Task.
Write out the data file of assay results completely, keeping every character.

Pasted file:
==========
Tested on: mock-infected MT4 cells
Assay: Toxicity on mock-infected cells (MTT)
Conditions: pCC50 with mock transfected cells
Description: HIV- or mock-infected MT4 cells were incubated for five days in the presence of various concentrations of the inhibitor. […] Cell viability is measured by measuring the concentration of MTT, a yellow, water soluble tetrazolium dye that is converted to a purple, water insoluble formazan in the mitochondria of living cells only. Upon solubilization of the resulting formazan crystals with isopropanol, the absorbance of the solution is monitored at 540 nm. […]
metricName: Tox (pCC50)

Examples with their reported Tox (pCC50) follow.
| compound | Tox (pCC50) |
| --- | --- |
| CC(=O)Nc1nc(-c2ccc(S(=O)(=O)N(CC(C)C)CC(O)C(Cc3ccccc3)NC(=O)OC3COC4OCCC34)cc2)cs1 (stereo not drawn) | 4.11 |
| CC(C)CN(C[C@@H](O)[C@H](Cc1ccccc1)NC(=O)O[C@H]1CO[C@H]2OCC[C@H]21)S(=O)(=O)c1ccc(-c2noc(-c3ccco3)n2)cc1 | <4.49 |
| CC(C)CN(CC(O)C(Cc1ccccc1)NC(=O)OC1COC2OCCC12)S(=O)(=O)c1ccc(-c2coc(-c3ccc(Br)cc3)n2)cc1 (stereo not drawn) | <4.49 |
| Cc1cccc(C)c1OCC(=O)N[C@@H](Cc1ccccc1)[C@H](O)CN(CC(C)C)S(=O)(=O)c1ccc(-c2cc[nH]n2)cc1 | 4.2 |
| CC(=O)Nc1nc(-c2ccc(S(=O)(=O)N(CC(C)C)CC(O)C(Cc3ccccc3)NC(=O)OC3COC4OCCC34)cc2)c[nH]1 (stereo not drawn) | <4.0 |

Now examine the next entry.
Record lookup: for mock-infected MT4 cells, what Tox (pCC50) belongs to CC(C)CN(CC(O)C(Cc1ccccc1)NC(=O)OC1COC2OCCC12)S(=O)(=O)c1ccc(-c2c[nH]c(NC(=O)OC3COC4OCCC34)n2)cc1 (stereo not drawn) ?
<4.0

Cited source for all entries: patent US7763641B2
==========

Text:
Tested on: mock-infected MT4 cells
Assay: Toxicity on mock-infected cells (MTT)
Conditions: pCC50 with mock transfected cells
Description: HIV- or mock-infected MT4 cells were incubated for five days in the presence of various concentrations of the inhibitor. […] Cell viability is measured by measuring the concentration of MTT, a yellow, water soluble tetrazolium dye that is converted to a purple, water insoluble formazan in the mitochondria of living cells only. Upon solubilization of the resulting formazan crystals with isopropanol, the absorbance of the solution is monitored at 540 nm. […]
metricName: Tox (pCC50)

Examples with their reported Tox (pCC50) follow.
| compound | Tox (pCC50) |
| --- | --- |
| CC(=O)Nc1nc(-c2ccc(S(=O)(=O)N(CC(C)C)CC(O)C(Cc3ccccc3)NC(=O)OC3COC4OCCC34)cc2)cs1 (stereo not drawn) | 4.11 |
| CC(C)CN(C[C@@H](O)[C@H](Cc1ccccc1)NC(=O)O[C@H]1CO[C@H]2OCC[C@H]21)S(=O)(=O)c1ccc(-c2noc(-c3ccco3)n2)cc1 | <4.49 |
| CC(C)CN(CC(O)C(Cc1ccccc1)NC(=O)OC1COC2OCCC12)S(=O)(=O)c1ccc(-c2coc(-c3ccc(Br)cc3)n2)cc1 (stereo not drawn) | <4.49 |
| Cc1cccc(C)c1OCC(=O)N[C@@H](Cc1ccccc1)[C@H](O)CN(CC(C)C)S(=O)(=O)c1ccc(-c2cc[nH]n2)cc1 | 4.2 |
| CC(=O)Nc1nc(-c2ccc(S(=O)(=O)N(CC(C)C)CC(O)C(Cc3ccccc3)NC(=O)OC3COC4OCCC34)cc2)c[nH]1 (stereo not drawn) | <4.0 |

Now examine the next entry.
Record lookup: for mock-infected MT4 cells, what Tox (pCC50) belongs to CC(C)CN(CC(O)C(Cc1ccccc1)NC(=O)OC1COC2OCCC12)S(=O)(=O)c1ccc(-c2c[nH]c(NC(=O)OC3COC4OCCC34)n2)cc1 (stereo not drawn) ?
<4.0

Cited source for all entries: patent US7763641B2